College Takes on Millions in Additional Debt
The College received a $41-million loan last Thursday from the Ohio Higher Educational Facility Commission, a governmental group that issues revenue bonds to colleges and universities. A significant portion of this money will be used to pay for the Philips gym expansions, the renovation of Carr Pool, an addition to Hall Auditorium and other building renovations on campus.
According to outgoing Vice President for Finance and Administration Mike Frandsen, the College will take on $25.3 million in additional debt. This brings the College’s overall debt to about $228,908,000 for this fiscal year, according to a report by Moody’s Investors Service.
Moody’s — a financial research company that ranks the creditworthiness of borrowers and measures the risk to investors — has assigned the College an Aa3 credit rating. Moody’s website states that credit scores “provide investors with a simple system of gradation by which future relative creditworthiness of securities may be gauged.”
An Aa3 rating is considered “high quality and very low credit risk” and is the fourth highest rating available.
Moody’s justified the rating in their report by citing the College’s “sizeable wealth with sound financial flexibility, solid reputation as a selective liberal arts college and very strong fundraising,” referencing President Krislov’s impressive Illuminate campaign, which collected $317.85 million between 2012 and 2016.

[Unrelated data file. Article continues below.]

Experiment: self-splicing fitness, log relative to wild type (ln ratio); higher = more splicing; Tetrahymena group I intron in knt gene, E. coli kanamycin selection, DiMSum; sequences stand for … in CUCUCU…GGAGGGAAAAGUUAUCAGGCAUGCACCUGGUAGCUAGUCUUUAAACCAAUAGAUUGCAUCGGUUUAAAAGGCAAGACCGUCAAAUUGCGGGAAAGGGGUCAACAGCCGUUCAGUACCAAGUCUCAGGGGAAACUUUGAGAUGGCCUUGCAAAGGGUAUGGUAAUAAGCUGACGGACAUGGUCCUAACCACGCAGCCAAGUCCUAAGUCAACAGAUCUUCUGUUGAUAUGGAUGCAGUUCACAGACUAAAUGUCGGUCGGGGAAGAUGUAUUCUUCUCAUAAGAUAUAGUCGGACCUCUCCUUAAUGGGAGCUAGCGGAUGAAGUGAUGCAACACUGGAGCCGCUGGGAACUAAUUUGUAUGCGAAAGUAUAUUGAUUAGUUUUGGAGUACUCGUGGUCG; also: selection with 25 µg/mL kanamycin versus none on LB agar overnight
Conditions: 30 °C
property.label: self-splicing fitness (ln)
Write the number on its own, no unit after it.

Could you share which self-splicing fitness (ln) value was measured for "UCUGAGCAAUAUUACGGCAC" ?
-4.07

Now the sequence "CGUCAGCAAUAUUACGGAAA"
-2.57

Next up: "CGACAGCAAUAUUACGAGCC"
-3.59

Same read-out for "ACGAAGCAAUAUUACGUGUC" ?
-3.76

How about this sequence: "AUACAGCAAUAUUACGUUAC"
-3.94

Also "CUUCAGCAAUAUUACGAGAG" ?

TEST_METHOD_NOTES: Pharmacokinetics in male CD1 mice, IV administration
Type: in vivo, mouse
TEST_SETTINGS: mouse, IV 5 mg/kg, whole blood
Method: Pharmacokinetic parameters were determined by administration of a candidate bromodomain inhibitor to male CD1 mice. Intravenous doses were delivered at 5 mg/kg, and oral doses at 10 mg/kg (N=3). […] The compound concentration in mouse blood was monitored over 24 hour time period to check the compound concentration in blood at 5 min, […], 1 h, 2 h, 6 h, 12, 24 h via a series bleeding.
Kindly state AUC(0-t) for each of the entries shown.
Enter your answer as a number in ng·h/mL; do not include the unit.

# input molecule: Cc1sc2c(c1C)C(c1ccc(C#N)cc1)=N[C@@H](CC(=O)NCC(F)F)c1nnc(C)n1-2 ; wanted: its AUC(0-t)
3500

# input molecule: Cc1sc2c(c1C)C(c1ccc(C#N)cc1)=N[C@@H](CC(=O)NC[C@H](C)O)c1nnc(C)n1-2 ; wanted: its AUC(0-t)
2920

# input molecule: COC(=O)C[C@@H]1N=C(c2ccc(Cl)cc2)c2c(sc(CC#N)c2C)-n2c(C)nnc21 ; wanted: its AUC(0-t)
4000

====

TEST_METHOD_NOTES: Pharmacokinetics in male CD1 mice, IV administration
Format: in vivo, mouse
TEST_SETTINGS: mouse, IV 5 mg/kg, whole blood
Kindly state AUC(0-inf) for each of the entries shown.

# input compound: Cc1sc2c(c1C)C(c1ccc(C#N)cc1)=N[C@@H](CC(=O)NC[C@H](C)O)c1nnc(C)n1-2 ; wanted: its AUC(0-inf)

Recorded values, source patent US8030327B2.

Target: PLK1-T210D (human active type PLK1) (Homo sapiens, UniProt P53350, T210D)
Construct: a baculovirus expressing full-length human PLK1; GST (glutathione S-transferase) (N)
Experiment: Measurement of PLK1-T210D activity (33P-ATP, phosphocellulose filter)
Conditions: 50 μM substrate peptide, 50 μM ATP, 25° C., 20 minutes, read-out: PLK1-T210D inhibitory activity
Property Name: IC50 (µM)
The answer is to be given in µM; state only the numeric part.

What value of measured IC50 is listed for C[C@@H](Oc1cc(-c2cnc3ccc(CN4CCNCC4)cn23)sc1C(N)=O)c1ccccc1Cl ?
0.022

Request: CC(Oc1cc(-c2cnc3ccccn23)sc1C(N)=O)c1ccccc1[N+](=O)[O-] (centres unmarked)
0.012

The College will use the $25 million in bond revenue to fund its capital projects and the rest of the $41 million loan to pay off its 2009 series bonds. The College is projected to have the bonds repaid by 2048.
Frandsen, who is scheduled to leave Oberlin at the end of the year to become the president of Wittenberg University, explained the administrative procedures that led to the bonds, which included discussion with the Board of Trustees.
“Any bond issuance by the College requires the approval of the Board of Trustees,” he said. “Various board committees reviewed the transaction as part of the process. My office made a recommendation to the board for consideration and handled the execution based on the board’s direction.”
Despite the positive rating, Moody’s did note that enrollment had decreased this year to 2,894 students and that “there was a dip in freshmen retention below 90% and a significantly increased freshmen discount rate for the incoming class.”
This presented a possible risk to the credit rating as the report states that the College is highly reliant on student tuition as a source of revenue.
The report cited the importance of increasing revenue from other sources and keeping expenses low as the solution to this problem.
“Given management’s indication of more moderate net tuition revenue growth, increasing revenue from other sources or more aggressively containing expenses will be critical to carry out its plan to improve operations,” the report stated.
Moody’s report also referenced the high-cost operating model that the College employs, particularly in the Conservatory, and stated that this model would “continue to pressure its ability to balance operations.”
The College had unusually high expenses this year, according to the report, resulting in a drop in cash flow. The $8.4 million Voluntary Separation Incentive Program — the faculty buyout plan initiated in May last year — largely caused the spike in expenses, according to the report.
Bond issuances are fairly common among universities and colleges, but the Aa3 rating stands out among the College’s neighboring institutions, who tend to have much less favorable ratings. Kenyon College, The College of Wooster, Xavier University and Case Western University all received A1 ratings, which are characterized as “upper-medium grade and low credit risk.” Wittenberg University received a B1 grade, which is characterized as “not prime” and a “speculative and a high credit risk.”
Frandsen was unavailable for comment on how the debt created by the new bond issuance could affect potential budget cuts.